The subject of the present work is armor-grade composite materials reinforced using ultra-high-molecular-weight polyethylene fibers and having four (two 2D and two 3D) prototypical architectures, as well as the derivation of the corresponding material models. The effect of the reinforcement architecture is accounted for by constructing the appropriate unit cells (within which the constituent materials and their morphologies are represented explicitly) and subjecting them to a series of virtual mechanical tests. The results obtained are used within a post-processing analysis to derive and parameterize the corresponding homogenized-material models. One of these models (specifically, the one for 0°/90° cross-collimated fiber architecture) was directly validated by comparing its predictions with the experimental counterparts. The other models are validated by examining their physical soundness and details of their predictions. Lastly, the models are integrated as user-material subroutines, and linked with a commercial finite-element package, in order to carry out a transient non-linear dynamics analysis of ballistic transverse impact of armor-grade composite-material panels with different reinforcement architectures.

Findings

It is found that the reinforcement architecture plays a critical role in the overall ballistic limit of the armor panel, as well as in its structural and damage/failure response.

Originality/value

To the authors’ knowledge, the present work is the first reported attempt to assess, computationally, the utility and effectiveness of 3D fiber-reinforcement architectures for ballistic impact applications.

Details

Engineering Computations, vol. 33 no. 3
Type: Research Article
ISSN: 0264-4401

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Article
Publication date: 13 June 2016

Mica Grujicic, Jennifer Snipes and S Ramaswami

The purpose of this paper is to propose a computational approach to establish the effect of various flow drilling screw (FS) process and material parameters on the quality…

Abstract

Purpose

The purpose of this paper is to propose a computational approach to establish the effect of various flow drilling screw (FS) process and material parameters on the quality and the mechanical performance of the resulting FS joints.

Design/methodology/approach

Toward that end, a sequence of three distinct computational analyses is developed. These analyses include: (a) finite-element modeling and simulations of the FS process; (b) determination of the mechanical properties of the resulting FS joints through the use of three-dimensional, continuum finite-element-based numerical simulations of various mechanical tests performed on the FS joints; and (c) determination, parameterization and validation of the constitutive relations for the simplified FS connectors, using the results obtained in (b) and the available experimental results. The availability of such connectors is mandatory in large-scale computational analyses of whole-vehicle crash or even in simulations of vehicle component manufacturing, e.g. car-body electro-coat paint-baking process. In such simulations, explicit three-dimensional representation of all FS joints is associated with a prohibitive computational cost.

Findings

Virtual testing of the shell components fastened using the joint connectors validated the ability of these line elements to realistically account for the strength, ductility and toughness of the three-dimensional FS joints.

Originality/value

The approach developed in the present work can be used, within an engineering-optimization procedure, to adjust the FS process and material parameters (design variables) in order to obtain a desired combination of the FS-joint mechanical properties (objective function).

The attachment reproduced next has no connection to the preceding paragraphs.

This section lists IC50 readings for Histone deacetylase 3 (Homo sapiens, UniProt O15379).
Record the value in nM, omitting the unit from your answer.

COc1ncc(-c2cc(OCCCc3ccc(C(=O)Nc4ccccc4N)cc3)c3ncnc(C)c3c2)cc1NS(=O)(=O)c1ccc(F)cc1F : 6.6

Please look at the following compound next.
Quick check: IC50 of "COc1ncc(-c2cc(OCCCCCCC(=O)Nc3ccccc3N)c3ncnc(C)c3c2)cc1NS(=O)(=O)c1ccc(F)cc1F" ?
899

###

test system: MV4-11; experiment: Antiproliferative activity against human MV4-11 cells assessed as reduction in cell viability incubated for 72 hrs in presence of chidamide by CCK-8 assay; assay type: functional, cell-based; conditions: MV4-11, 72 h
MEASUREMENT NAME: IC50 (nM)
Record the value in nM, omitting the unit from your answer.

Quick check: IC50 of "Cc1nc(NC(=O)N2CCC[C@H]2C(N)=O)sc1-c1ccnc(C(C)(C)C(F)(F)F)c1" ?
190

Details

International Journal of Structural Integrity, vol. 7 no. 3
Type: Research Article
ISSN: 1757-9864

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Article
Publication date: 10 August 2015

Mica Grujicic, Jennifer Snipes, Ramin Yavari, S. Ramaswami and Rohan Galgalikar

The purpose of this paper is to prevent their recession caused through chemical reaction with high-temperature water vapor, SiC-fiber/SiC-matrix ceramic-matrix composite…

Abstract

Purpose

The purpose of this paper is to prevent their recession caused through chemical reaction with high-temperature water vapor, SiC-fiber/SiC-matrix ceramic-matrix composite (CMC) components used in gas-turbine engines are commonly protected with so-called environmental barrier coatings (EBCs). EBCs typically consist of three layers: a top thermal and mechanical protection coat; an intermediate layer which provides environmental protection; and a bond coat which assures good EBC/CMC adhesion. The materials used in different layers and their thicknesses are selected in such a way that the coating performance is optimized for the gas-turbine component in question.

Design/methodology/approach

Gas-turbine engines, while in service, often tend to ingest various foreign objects of different sizes. Such objects, entrained within the gas flow, can be accelerated to velocities as high as 600 m/s and, on impact, cause substantial damage to the EBC and SiC/SiC CMC substrate, compromising the component integrity and service life. The problem of foreign object damage (FOD) is addressed in the present work computationally using a series of transient non-linear dynamics finite-element analyses. Before such analyses could be conducted, a major effort had to be invested toward developing, parameterizing and validating the constitutive models for all attendant materials.

Findings

The computed FOD results are compared with their experimental counterparts in order to validate the numerical methodology employed.

Originality/value

To the authors’ knowledge, the present work is the first reported study dealing with the computational analysis of the FOD sustained by CMCs protected with EBCs.

Details

Multidiscipline Modeling in Materials and Structures, vol. 11 no. 2
Type: Research Article
ISSN: 1573-6105

Keywords